Belgium infections continue to soar as officials prepare more restrictions

Brussels, Oct 30 (efe-epa).- Belgian authorities are poised to tighten restrictions even further after a curfew and mass closure of the hospitality industry has so far failed to sufficiently slow mounting infections, which threaten to overwhelm the country’s health system in a matter of days.

The country currently lays the unenviable claim to the highest contagion rate per capita in Europe with a cumulative incidence rate of 1.609 Covid cases per 100,000 people and an average of over 15,000 new infections a day.

“The indicators have not changed. They are still all in red,” Yves van Laethem, spokesman for the specialist coronavirus committee said ahead of a high-level meeting to hammer out new restrictions in the country.

“In one week we surpassed 100,000 infections,” he added. “And the mortality rate is doubling every six days. We don’t have much positive news to offer.”

Belgians are already subject to a nightly curfew and the country’s hospitality, leisure and culture sectors have been closed down.

The infection rate continues to grow by 38 percent each week, which is down from before the restrictions were put in place, when it was doubling every seven days.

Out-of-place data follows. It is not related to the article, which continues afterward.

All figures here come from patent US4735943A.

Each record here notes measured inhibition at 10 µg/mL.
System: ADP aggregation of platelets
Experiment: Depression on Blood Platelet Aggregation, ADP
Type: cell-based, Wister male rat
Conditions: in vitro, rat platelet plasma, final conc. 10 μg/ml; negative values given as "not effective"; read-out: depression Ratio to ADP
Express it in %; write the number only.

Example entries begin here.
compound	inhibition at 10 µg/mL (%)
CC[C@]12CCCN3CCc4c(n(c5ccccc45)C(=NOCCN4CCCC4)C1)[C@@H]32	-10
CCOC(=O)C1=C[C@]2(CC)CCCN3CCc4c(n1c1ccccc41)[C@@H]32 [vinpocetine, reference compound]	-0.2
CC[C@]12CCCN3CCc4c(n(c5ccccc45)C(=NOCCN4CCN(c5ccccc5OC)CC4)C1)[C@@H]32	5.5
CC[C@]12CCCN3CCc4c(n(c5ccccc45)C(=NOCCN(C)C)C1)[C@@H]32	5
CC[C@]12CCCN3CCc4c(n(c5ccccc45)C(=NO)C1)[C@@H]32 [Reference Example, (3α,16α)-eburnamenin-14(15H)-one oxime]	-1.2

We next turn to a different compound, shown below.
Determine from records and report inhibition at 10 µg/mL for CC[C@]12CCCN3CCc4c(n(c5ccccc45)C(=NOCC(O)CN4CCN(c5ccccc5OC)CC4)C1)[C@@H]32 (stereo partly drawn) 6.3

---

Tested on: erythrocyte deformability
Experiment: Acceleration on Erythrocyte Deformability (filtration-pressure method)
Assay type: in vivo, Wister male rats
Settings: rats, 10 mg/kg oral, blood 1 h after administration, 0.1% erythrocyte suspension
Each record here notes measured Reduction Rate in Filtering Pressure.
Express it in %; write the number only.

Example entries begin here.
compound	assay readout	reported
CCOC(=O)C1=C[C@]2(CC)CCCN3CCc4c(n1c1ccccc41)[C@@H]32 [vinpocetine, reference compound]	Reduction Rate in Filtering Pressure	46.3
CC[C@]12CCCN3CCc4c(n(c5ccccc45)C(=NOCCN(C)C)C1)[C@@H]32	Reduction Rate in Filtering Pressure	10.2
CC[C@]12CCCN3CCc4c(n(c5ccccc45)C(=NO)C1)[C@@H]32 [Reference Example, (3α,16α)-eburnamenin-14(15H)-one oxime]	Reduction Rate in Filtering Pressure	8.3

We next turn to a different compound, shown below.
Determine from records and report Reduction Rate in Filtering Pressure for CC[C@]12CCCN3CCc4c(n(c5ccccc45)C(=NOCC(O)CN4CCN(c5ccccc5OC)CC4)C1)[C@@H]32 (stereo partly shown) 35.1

Belgian prime minister Alexander de Croo is to meet with regional leaders Friday afternoon. The details of the new restrictions are expected to be given soon after and come just two weeks after a raft of measure, including the curfew, were imposed in the country of 11.5 million.

Health minister Frank Vandenbroucke said it was inevitable that they would be tightened.

“There are two debates: toughen the measures and make sure they are applied and think about what we are going to do in the long-term,” he said. Earlier this week he advised that restrictions would need to be in place for at least eight weeks to slow the upward curve of infections.

One of the foremost points of concern for the government is the swelling number of Covid-19 patients needing hospital treatment.

Related Articles

Back to top button